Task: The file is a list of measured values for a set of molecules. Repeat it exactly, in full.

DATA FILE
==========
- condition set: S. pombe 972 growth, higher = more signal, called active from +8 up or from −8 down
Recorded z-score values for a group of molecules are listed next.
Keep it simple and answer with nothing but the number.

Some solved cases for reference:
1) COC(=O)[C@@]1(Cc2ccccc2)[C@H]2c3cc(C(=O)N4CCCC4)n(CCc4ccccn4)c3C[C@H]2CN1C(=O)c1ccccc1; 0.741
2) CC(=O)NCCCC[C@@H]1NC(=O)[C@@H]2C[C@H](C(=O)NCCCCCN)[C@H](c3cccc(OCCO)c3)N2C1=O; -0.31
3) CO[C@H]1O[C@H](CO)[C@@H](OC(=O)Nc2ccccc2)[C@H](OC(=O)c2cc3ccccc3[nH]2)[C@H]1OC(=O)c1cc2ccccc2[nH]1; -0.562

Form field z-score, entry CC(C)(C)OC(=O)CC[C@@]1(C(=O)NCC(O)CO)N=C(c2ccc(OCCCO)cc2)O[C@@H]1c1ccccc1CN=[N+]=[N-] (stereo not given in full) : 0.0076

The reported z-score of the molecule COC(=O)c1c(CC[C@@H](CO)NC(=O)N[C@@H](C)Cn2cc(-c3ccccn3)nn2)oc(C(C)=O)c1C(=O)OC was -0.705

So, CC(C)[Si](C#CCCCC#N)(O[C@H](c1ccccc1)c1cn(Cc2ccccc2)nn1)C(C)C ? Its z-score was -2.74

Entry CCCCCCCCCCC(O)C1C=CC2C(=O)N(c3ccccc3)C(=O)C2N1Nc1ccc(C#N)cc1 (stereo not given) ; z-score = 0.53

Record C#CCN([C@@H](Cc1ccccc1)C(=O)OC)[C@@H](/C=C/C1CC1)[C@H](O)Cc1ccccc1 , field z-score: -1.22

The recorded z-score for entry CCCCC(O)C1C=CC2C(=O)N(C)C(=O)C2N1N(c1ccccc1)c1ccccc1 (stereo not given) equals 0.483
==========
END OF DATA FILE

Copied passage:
- condition set: S. pombe 972 growth, higher = more signal, called active from +8 up or from −8 down
Recorded z-score values for a group of molecules are listed next.
Keep it simple and answer with nothing but the number.

Some solved cases for reference:
1) COC(=O)[C@@]1(Cc2ccccc2)[C@H]2c3cc(C(=O)N4CCCC4)n(CCc4ccccn4)c3C[C@H]2CN1C(=O)c1ccccc1; 0.741
2) CC(=O)NCCCC[C@@H]1NC(=O)[C@@H]2C[C@H](C(=O)NCCCCCN)[C@H](c3cccc(OCCO)c3)N2C1=O; -0.31
3) CO[C@H]1O[C@H](CO)[C@@H](OC(=O)Nc2ccccc2)[C@H](OC(=O)c2cc3ccccc3[nH]2)[C@H]1OC(=O)c1cc2ccccc2[nH]1; -0.562

Form field z-score, entry CC(C)(C)OC(=O)CC[C@@]1(C(=O)NCC(O)CO)N=C(c2ccc(OCCCO)cc2)O[C@@H]1c1ccccc1CN=[N+]=[N-] (stereo not given in full) : 0.0076

The reported z-score of the molecule COC(=O)c1c(CC[C@@H](CO)NC(=O)N[C@@H](C)Cn2cc(-c3ccccn3)nn2)oc(C(C)=O)c1C(=O)OC was -0.705

So, CC(C)[Si](C#CCCCC#N)(O[C@H](c1ccccc1)c1cn(Cc2ccccc2)nn1)C(C)C ? Its z-score was -2.74

Entry CCCCCCCCCCC(O)C1C=CC2C(=O)N(c3ccccc3)C(=O)C2N1Nc1ccc(C#N)cc1 (stereo not given) ; z-score = 0.53

Record C#CCN([C@@H](Cc1ccccc1)C(=O)OC)[C@@H](/C=C/C1CC1)[C@H](O)Cc1ccccc1 , field z-score: -1.22

The recorded z-score for entry CCCCC(O)C1C=CC2C(=O)N(C)C(=O)C2N1N(c1ccccc1)c1ccccc1 (stereo not given) equals 0.483